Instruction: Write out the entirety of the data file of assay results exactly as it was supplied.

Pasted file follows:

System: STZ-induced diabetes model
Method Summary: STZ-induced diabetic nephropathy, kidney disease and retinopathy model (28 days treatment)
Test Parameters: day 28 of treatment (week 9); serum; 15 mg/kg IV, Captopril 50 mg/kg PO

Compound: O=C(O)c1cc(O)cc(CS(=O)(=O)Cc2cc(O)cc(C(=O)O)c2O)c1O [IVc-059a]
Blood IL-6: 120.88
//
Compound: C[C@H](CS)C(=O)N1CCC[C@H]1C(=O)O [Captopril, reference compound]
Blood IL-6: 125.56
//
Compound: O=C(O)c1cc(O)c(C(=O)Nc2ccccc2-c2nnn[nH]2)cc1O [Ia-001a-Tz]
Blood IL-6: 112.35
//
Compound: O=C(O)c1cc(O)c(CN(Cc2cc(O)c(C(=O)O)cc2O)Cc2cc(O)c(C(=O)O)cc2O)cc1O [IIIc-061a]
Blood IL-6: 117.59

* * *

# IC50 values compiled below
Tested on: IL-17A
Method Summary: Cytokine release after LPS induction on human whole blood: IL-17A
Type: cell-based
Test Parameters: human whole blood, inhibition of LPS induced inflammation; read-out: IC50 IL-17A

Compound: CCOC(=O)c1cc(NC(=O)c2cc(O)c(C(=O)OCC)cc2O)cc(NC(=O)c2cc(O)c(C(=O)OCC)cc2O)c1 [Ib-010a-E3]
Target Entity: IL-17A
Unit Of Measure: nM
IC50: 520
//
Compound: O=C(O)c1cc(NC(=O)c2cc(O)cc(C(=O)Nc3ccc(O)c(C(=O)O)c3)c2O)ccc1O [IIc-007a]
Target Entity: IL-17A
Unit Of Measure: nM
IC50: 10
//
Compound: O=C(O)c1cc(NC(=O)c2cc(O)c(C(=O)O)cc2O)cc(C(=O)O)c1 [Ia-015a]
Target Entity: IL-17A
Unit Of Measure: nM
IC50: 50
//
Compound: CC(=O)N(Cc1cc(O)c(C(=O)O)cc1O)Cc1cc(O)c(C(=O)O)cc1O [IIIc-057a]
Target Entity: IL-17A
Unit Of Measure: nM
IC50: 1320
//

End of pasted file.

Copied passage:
System: STZ-induced diabetes model
Method Summary: STZ-induced diabetic nephropathy, kidney disease and retinopathy model (28 days treatment)
Test Parameters: day 28 of treatment (week 9); serum; 15 mg/kg IV, Captopril 50 mg/kg PO

Compound: O=C(O)c1cc(O)cc(CS(=O)(=O)Cc2cc(O)cc(C(=O)O)c2O)c1O [IVc-059a]
Blood IL-6: 120.88
//
Compound: C[C@H](CS)C(=O)N1CCC[C@H]1C(=O)O [Captopril, reference compound]
Blood IL-6: 125.56
//
Compound: O=C(O)c1cc(O)c(C(=O)Nc2ccccc2-c2nnn[nH]2)cc1O [Ia-001a-Tz]
Blood IL-6: 112.35
//
Compound: O=C(O)c1cc(O)c(CN(Cc2cc(O)c(C(=O)O)cc2O)Cc2cc(O)c(C(=O)O)cc2O)cc1O [IIIc-061a]
Blood IL-6: 117.59

* * *

# IC50 values compiled below
Tested on: IL-17A
Method Summary: Cytokine release after LPS induction on human whole blood: IL-17A
Type: cell-based
Test Parameters: human whole blood, inhibition of LPS induced inflammation; read-out: IC50 IL-17A

Compound: CCOC(=O)c1cc(NC(=O)c2cc(O)c(C(=O)OCC)cc2O)cc(NC(=O)c2cc(O)c(C(=O)OCC)cc2O)c1 [Ib-010a-E3]
Target Entity: IL-17A
Unit Of Measure: nM
IC50: 520
//
Compound: O=C(O)c1cc(NC(=O)c2cc(O)cc(C(=O)Nc3ccc(O)c(C(=O)O)c3)c2O)ccc1O [IIc-007a]
Target Entity: IL-17A
Unit Of Measure: nM
IC50: 10
//
Compound: O=C(O)c1cc(NC(=O)c2cc(O)c(C(=O)O)cc2O)cc(C(=O)O)c1 [Ia-015a]
Target Entity: IL-17A
Unit Of Measure: nM
IC50: 50
//
Compound: CC(=O)N(Cc1cc(O)c(C(=O)O)cc1O)Cc1cc(O)c(C(=O)O)cc1O [IIIc-057a]
Target Entity: IL-17A
Unit Of Measure: nM
IC50: 1320
//